Architecture of Rancher’s Docker-machine Integration

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As you may have seen, Rancher recently
announced

our integration
with docker-machine. This
integration will allow users to spin up Rancher compute nodes across
multiple cloud providers right from the Rancher UI. In our initial
release, we supported Digital Ocean. Amazon EC2 is soon to follow and
we’ll continue to add more cloud providers as interest dictates. We
believe this feature will really help the Zero-to-Docker _(and
Zero-to-Rancher)_ experience. But the feature itself is not the focus
of this post. In this post, I want to detail the software architerture
employed to achieve this integration. First, it’s important to
understand that everyhting in Rancher is an API resource with a process
lifecycle. Containers, images, networks, and accounts are all API
resources with their own process lifecycles. When you deploy a machine
in the Rancher UI, you’re creating a machine resource. It has three
life cycle processes: 1. Create 2. Bootstrap 3. Delete The create
process is kicked off when the user creates a machine in the UI. When
the create process completes, it auotmatically kicks off the bootstrap
process. Delete (perhaps obviously) occurs when the user chooses to
delete or destroy the host. Our integration with machine is achieved
through a microservice that hooks into Rancher machine lifecycle events
and execs out to the docker-machine binary accordingly. You can check
out the source code for this service here:
https://github.com/rancherio/go-machine-service.
Logically, the interaction looks like this:
machine
…Sorry for the bad graphic. Anyway… When you spin up Rancher
with docker run rancher/server ... with the default configuration, the
Rancher API, Rancher Process Server, DB, and Machine Microservice are
all processes living inside that container (and in fact, the API and
process server are the same process). The docker-machine binary is in
the container as well but only runs when it is called. You may at this
point be wondering about that event bus. In Rancher, we keep eventing
dead-simple
and above all follow this principle:

There is no such thing as reliable messaging.

So, that “event bus” consists of the microservice making a POST
request to the /subsribe API endpoint. The response is a stream of
newline-terminated json events, similar in concept to the docker event
stream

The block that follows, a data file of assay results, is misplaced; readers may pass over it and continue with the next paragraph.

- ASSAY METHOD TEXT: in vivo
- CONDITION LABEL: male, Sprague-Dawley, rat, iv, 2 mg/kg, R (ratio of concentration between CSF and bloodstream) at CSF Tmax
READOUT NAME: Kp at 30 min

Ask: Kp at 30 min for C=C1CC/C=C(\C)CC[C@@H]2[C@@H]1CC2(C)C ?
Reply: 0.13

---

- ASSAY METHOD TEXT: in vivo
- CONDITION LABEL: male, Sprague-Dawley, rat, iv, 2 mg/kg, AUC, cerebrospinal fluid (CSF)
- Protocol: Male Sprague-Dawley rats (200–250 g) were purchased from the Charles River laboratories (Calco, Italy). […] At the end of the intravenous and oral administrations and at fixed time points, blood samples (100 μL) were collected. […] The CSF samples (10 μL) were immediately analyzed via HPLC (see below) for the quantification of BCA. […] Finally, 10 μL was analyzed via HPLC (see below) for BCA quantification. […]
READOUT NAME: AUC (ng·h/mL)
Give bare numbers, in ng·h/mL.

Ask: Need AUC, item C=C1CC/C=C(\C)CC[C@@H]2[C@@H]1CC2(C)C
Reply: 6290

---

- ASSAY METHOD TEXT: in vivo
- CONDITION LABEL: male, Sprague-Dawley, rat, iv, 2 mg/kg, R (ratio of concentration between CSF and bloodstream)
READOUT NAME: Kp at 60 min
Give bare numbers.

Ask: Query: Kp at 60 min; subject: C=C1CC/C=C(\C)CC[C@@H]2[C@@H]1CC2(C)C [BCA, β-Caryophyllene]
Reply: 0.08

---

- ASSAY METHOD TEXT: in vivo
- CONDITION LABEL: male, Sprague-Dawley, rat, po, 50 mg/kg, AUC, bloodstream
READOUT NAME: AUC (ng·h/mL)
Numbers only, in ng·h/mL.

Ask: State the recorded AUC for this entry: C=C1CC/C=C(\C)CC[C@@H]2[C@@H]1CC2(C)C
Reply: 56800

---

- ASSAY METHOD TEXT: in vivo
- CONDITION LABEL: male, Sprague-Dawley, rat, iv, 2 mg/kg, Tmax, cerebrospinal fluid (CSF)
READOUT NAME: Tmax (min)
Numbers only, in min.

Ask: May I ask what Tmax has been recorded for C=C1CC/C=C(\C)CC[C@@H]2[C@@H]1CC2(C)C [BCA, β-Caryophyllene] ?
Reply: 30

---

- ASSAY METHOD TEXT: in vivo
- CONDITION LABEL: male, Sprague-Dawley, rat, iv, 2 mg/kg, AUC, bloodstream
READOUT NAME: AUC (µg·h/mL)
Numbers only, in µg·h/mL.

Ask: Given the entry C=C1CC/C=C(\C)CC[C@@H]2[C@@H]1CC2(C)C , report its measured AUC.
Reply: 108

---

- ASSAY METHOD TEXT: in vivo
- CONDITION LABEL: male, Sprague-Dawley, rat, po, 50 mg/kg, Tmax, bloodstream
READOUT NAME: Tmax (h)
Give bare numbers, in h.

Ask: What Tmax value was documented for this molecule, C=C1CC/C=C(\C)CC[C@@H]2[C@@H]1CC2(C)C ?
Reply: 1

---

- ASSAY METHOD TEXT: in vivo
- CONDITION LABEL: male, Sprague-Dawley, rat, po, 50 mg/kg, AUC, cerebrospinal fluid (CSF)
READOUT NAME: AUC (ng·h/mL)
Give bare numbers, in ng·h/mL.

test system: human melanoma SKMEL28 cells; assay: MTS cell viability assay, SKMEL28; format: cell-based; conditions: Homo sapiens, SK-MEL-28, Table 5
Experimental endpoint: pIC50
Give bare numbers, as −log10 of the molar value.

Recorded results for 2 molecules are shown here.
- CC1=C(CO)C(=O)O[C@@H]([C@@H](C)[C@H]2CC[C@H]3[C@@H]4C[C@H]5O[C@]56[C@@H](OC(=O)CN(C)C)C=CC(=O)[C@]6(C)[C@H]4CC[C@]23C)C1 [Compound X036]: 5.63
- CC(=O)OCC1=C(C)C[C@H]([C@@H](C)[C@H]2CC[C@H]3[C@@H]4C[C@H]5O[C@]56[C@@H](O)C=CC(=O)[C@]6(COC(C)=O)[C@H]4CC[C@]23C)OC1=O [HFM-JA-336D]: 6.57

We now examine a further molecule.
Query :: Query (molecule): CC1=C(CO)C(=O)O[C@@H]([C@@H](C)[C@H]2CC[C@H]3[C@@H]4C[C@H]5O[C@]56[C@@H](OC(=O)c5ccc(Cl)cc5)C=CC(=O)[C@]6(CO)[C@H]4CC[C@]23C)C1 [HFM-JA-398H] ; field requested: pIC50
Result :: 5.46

. The
process server is responsible for firing (and refiring) events until it
receives a reply event (another API POST) indicating the event was
handled. Further event handlers are blocked until the current event
handler replies successfully. The microservice is responsible for
handling the events, replying, and acting idempotently so that refires
can occur without ill-effect. So when the machine microservie receives a
create event, it translate the machine API resource’s prooperties into
a docker-machine cli command and execs out to it. Since the machine
creation process is long lived, the service monitors the standard out
and error of the call and sends corresponding status updates to the
Rancher server. These are then presented to the user in the UI. When
docker-machine reports that the machine was successfully created, the
microservice will reply to the original event it received from the
Rancher server. The successful end of the create event will cause the
process server to automatically kick off the bootstrap event, which
makes it way right back down to the machine microservice. When that
event is received, we’ll again exec out to docker-machine to get the
details needed to connect to the machine’s docker daemon. We do this by
executing the docker-machine config command and parsing the response.
With the connection parameters in hand, the service fires up a rancher
agent on the machine via docker run ... rancher/agent .... This is the
exact same command that a user would run if they wanted to manaully join
a server to Rancher. When that container is up and running, it will
report into the Rancher server and start hooking into container
lifecycle events in much the same way that this service hooks into
machine lifecycle events. From there, it’s business as normal for the
Rancher server and the machine’s rancher-agent. That about does it for
the technical architecture of our docker-machine integration. There are
a lot more interesting but minor technical detail to share, but I
didn’t want to go too far off into the weeds in this post. I’ll write
up some follow up post sharing those details in the not-too-distant
future. Finally, shout out (and thanks) to Evan
Haslett
, Ben
Firshman
, and the rest of the docker-machine
team and community for the help along the way. We look forward to more
exciting work with the docker-machine, including getting RancherOS in
there. If you’d like to learn more about Rancher, please schedule a
demo and we’ll walk you through the latest features, and our
future roadmap. Note: This post also appears
on Craig’s personal blog
here.
Feel free to check out that blog for more software engineering
insights.

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